How Should Nursing Homes Care For A Person With Alzheimer's?

How Should Nursing Homes Care For A Person With Alzheimer's?

If you have a loved one with Alzheimer’s, you may be thinking about securing quality nursing home care in Maryland. To ensure the resident’s needs are sufficiently met, it’s important for a facility to follow certain guidelines when it comes to Alzheimer’s or dementia care, which entails quite a few challenges. The Alzheimer’s Association makes the following recommendation in this case, which explains the fundamentals of providing quality care.

An assessment must be performed

Before your loved one begins living in a facility a comprehensive assessment should take place. There is no one-size-fits-all approach with Alzheimer’s, as each patient will respond differently to the illness. When performing this assessment, staff should consider a person’s current abilities, physical and mental health, background, family, behavior, cognitive capacity, and communication skills. These factors can be used to devise the best possible treatment plan.

Nutritious foods and beverages should be available

People with Alzheimer’s may forget to feed themselves. They may also be unable to perform meal preparation tasks, which would make them the responsibility of the staff. It’s up to a facility to determine a patient’s nutritional needs, while also ensuring these needs are met on a regular basis. For instance, in later stages of the disease dysphagia or problems swallowing may occur. In this case, having a person on staff with knowledge of how to address these issues is a must for families.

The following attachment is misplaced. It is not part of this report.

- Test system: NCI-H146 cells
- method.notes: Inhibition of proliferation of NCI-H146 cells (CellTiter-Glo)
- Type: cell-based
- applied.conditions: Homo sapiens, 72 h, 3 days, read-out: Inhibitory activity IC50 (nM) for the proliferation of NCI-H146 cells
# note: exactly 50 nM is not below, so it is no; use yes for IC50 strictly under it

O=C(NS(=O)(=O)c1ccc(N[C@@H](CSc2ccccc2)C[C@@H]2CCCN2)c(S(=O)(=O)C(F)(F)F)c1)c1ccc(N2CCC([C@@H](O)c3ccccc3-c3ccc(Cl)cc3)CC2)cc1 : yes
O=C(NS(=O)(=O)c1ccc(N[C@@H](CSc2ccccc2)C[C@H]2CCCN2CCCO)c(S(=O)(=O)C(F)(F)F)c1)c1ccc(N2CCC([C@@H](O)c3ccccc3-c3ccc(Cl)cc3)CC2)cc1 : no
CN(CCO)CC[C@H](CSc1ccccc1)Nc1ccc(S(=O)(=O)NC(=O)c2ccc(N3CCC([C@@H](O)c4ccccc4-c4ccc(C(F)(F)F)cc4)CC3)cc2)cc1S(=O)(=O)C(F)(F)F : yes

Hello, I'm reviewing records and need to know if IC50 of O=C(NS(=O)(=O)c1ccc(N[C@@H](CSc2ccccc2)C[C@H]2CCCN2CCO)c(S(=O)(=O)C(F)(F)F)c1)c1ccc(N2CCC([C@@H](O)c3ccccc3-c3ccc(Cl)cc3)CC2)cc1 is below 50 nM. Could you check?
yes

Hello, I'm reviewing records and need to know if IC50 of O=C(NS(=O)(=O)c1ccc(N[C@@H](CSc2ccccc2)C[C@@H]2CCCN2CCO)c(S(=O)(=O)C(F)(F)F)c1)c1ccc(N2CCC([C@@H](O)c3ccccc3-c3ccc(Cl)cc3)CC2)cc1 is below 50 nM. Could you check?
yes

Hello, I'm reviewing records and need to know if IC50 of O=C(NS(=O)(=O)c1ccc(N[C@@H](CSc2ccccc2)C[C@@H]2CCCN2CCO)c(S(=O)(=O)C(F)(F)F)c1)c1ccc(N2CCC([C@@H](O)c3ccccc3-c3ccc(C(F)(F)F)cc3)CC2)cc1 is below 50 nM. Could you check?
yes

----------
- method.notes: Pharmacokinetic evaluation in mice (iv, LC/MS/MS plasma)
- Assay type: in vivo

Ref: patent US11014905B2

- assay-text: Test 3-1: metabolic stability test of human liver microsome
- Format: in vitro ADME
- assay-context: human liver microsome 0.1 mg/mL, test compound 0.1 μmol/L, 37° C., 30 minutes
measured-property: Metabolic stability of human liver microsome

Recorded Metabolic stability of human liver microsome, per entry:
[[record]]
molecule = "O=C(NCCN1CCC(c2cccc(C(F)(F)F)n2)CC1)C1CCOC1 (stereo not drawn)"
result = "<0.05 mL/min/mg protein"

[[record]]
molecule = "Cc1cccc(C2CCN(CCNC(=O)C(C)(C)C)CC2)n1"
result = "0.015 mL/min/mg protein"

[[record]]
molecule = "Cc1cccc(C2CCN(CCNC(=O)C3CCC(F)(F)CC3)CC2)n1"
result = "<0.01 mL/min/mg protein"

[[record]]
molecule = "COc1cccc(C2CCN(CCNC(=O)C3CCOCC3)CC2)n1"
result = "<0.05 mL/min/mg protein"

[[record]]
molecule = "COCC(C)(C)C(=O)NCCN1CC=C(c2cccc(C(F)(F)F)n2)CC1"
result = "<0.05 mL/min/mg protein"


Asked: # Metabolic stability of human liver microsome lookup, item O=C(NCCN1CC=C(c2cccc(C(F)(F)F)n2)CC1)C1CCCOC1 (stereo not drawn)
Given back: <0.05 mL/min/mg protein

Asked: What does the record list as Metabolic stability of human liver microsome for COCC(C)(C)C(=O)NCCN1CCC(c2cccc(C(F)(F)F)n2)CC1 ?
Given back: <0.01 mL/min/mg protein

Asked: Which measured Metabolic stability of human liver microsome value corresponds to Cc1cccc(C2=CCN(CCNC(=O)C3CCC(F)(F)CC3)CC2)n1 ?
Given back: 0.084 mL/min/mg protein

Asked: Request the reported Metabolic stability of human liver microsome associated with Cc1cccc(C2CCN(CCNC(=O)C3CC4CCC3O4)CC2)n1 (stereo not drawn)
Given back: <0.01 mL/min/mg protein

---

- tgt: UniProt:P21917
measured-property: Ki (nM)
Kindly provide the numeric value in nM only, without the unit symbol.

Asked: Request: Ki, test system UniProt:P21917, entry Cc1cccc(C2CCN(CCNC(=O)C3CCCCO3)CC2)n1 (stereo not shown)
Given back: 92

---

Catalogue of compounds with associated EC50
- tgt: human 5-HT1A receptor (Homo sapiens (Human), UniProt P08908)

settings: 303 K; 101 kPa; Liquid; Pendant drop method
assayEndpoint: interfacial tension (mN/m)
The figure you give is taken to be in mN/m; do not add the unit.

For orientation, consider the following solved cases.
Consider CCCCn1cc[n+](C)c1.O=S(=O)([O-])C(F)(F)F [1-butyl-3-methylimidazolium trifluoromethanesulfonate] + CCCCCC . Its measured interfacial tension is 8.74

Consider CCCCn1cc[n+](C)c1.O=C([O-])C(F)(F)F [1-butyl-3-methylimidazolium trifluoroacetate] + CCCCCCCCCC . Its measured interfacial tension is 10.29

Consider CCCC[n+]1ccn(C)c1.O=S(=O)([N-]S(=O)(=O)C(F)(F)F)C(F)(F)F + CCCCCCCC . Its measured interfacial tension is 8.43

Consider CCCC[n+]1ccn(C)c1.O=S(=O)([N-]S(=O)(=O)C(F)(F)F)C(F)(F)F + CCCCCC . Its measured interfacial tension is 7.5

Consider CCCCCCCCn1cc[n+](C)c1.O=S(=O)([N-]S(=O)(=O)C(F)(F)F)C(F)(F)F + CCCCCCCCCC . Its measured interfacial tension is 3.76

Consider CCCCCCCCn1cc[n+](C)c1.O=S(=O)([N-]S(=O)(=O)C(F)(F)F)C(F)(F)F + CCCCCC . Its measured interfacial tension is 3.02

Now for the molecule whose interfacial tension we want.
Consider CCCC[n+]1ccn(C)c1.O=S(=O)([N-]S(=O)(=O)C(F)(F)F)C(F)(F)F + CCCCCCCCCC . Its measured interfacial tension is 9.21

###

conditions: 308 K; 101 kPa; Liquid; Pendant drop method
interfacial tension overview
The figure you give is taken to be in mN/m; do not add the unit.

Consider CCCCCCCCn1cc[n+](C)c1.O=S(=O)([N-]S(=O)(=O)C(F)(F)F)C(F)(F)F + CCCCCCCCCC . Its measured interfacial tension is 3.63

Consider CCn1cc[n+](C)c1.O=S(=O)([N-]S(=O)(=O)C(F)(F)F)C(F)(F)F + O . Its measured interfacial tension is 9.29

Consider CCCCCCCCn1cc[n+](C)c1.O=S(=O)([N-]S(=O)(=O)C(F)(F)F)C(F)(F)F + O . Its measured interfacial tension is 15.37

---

Social engagement should be encouraged

Socialization is important for all people, but it can be especially beneficial to Alzheimer’s patients. Consider that for many residents of nursing homes staff contact is the only socialization that’s available. As a result, staff must take the time to connect with residents on a personal level, whether providing other services or by participating in an activity. It’s also important that any activities offered meets the definition of meaningful. This includes things like listening to music, crafting, watching a movie, or having a staff member read to residents.


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